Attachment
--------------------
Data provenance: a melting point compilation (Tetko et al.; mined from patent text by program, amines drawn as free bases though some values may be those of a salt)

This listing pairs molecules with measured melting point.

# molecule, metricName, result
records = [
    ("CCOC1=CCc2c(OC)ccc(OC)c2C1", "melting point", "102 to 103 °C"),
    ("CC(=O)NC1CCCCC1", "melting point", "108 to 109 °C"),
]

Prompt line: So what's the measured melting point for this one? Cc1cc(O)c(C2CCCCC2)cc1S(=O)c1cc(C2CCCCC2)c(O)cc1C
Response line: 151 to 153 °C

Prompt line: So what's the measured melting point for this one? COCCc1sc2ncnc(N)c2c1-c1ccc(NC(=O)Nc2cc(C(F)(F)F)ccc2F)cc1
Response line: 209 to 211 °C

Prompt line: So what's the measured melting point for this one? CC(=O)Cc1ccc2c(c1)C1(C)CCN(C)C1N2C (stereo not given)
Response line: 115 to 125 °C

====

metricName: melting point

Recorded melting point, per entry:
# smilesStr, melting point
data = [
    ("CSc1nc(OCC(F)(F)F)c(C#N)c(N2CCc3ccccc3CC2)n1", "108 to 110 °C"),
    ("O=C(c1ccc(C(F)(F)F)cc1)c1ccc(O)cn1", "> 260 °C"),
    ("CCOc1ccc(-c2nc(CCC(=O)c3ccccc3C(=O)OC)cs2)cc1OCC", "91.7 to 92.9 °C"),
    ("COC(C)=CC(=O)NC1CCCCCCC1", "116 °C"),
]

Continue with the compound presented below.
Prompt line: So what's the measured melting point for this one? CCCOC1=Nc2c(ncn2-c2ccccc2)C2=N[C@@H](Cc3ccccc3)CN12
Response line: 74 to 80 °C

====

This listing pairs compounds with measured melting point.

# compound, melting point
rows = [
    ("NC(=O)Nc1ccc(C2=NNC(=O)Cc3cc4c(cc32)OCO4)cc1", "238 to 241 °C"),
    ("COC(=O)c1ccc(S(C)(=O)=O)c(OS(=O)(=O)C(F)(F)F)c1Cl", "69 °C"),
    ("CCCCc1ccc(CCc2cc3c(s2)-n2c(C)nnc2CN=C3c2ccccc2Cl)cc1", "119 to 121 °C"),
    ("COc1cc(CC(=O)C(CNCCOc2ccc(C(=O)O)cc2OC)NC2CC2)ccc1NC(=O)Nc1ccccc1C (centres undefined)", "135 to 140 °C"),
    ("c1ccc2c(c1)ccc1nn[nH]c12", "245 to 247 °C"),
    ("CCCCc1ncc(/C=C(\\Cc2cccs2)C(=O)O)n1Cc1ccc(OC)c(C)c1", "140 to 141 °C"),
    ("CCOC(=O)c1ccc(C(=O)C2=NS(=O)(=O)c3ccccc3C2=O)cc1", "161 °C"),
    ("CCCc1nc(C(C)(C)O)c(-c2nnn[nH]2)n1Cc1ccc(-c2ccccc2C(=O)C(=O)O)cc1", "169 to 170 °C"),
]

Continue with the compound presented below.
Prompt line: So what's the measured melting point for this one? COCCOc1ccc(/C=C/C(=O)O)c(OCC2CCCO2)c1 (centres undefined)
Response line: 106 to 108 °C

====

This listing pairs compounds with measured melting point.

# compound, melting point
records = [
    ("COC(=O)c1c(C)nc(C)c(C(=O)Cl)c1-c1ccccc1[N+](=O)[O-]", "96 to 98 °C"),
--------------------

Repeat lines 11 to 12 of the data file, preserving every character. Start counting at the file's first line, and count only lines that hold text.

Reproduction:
Response line: 209 to 211 °C

Prompt line: So what's the measured melting point for this one? CC(=O)Cc1ccc2c(c1)C1(C)CCN(C)C1N2C (stereo not given)